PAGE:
How Many Hours Should Cyclists Ride for Fitness and Performance?

The cheeky answer to, “How many hours should I ride my bike?” is, of course, “As many as possible.” But that really isn’t true. More hours on the bike doesn’t automatically lead to improved fitness, greater weight loss, improved cardiovascular health, reduced chronic disease risk, improved mental health, or any of the other potential benefits of cycling

How Many Hours Should Cyclists Ride for Fitness and Performance?

“Just ride more” can be a recipe for disaster if the activity isn’t supportable by your baseline fitness or your lifestyle habits. There is no perfect number of hours that will be best for all cyclists, but here are some good ways to find the right number of weekly training hours for you.

To start this conversation with a blank sheet of paper, let’s consider a situation where there are no constraints on the time you have available for cycling. Obviously, that’s an absurd scenario because you have other responsibilities in life, but I still start there because it will help you see that past a certain point, unlimited training time wouldn’t make you any faster or stronger anyway.

What are you trying to accomplish?

The best number of weekly training hours depends on your goals.

Health and cardiovascular fitness

For generalized cardiovascular fitness, the exercise recommendations from the World Health Organization are pretty reasonable: 150-300 minutes a week of moderate intensity exercise or 75-150 minutes per week if you incorporate higher intensity efforts. So, since cycling is typically a mixed-intensity activity, 3-5 hours a week is a good starting point for recreational cyclists looking to achieve the basic cardiovascular and metabolic benefits of aerobic exercise.

Improved Performance

Once you decide to use cycling to improve athletic performance, particularly your ability to ride a bicycle longer and at higher speeds, the number of weekly hours you spend on the bike will need to increase, and you will need to start structuring your rides to address the physiological demands required to achieve your goal. With the appropriate training architecture, 6-10 hours of cycling per week are sufficient to prepare for the vast majority of amateur cycling events. This includes short, high intensity events like criteriums, cyclocross, short-track MTB, and your weekly Tuesday Night World Championship group ride. It also includes 2- to 3-hour events like most amateur and masters road races, cross-country MTB races, and medium-length gran fondos. And, yes, 6-10 hours a week is sufficient to train for longer events like centuries, long gran fondos, gravel events of 100-150 miles, and marathon MTB races.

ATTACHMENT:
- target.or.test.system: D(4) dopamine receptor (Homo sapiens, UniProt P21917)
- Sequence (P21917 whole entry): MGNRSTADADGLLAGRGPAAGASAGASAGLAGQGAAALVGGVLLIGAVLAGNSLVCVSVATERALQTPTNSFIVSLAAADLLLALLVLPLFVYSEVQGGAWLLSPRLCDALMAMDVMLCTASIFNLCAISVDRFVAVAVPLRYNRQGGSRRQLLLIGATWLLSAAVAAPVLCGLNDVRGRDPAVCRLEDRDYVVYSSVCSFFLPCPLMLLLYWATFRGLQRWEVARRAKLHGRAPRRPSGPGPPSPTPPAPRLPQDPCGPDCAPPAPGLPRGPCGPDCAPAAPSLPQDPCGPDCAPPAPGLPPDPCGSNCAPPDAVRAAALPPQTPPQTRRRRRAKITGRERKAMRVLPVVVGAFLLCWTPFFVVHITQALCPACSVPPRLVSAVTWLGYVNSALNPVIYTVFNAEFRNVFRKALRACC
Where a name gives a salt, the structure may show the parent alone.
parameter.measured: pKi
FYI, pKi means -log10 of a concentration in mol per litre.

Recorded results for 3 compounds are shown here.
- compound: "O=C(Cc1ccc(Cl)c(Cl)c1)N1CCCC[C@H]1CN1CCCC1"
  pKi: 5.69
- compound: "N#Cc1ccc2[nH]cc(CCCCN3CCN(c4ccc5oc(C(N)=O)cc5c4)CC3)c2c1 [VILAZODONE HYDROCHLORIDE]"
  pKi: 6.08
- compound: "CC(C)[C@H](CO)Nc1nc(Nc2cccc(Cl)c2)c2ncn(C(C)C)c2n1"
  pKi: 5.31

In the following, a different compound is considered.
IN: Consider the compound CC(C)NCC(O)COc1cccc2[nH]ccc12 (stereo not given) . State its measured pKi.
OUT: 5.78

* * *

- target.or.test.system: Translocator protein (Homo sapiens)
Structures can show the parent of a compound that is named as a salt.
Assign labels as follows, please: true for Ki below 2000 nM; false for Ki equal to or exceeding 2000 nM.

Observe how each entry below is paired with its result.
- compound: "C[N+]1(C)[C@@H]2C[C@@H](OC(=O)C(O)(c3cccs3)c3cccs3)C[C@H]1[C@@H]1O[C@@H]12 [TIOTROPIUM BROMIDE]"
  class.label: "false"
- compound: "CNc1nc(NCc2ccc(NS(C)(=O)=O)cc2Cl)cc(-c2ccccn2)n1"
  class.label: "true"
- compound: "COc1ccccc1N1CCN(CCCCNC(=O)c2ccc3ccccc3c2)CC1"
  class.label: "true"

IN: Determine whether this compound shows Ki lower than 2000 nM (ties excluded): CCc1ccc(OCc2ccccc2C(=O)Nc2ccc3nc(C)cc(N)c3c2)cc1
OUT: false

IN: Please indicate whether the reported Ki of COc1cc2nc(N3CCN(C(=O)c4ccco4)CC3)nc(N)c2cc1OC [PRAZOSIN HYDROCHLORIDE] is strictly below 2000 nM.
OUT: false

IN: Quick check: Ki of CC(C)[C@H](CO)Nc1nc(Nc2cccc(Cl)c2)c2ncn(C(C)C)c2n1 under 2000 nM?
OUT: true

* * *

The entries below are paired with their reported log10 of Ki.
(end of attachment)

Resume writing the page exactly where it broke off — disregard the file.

Winning Competitions

Training more than 10 hours a week becomes advantageous when your goals are to be at the pointy end of a competitive peloton. Can you win a criterium or the city limit sprint on 6 hours a week? Absolutely. That’s the whole premise of the Time-Crunched Cyclist books and programs, and they work very well. If you want to win the criterium at Masters National Championships, you’re looking more at that 10-hour minimum. Same with a sub-9 hour Leadville 100 MTB finish or finishing near the top of your age group in a 150- to 200-mile gravel event.

Who needs to ride 10 hours or more per week?

If we’re talking ‘need’ instead of ‘want’, then there aren’t that many amateur cyclists who ‘need’ to ride more than 10 hours per week, at least not for the majority of the weeks of the year. Even for high-level amateur competitors and athletes preparing for ultra-distance cycling events, there will only be a limited number of weeks during the year when you need to ride more than 10 hours.

Minimum Maximum Concept

Our coaches sometimes refer to this as the “minimum maximum” concept, or the minimum amount of time you need to devote to riding during your period of highest training volume. Put another way, an athlete needs to be able to commit to a minimum of X hours per week for Y number of weeks during a specific period of training before a goal event. Applying this concept to, let’s say at sub 9-hour Leadville 100 MTB finish, and a cyclist who can normally train 8-9 hours per week throughout the year may need to ride 11-13 hours per week for a 4- to 6-week period about 2-3 months out from the event (note, this is just a potential example).

The above is a short excerpt from the full CTS TrainRight article, to read the full article, please visit:

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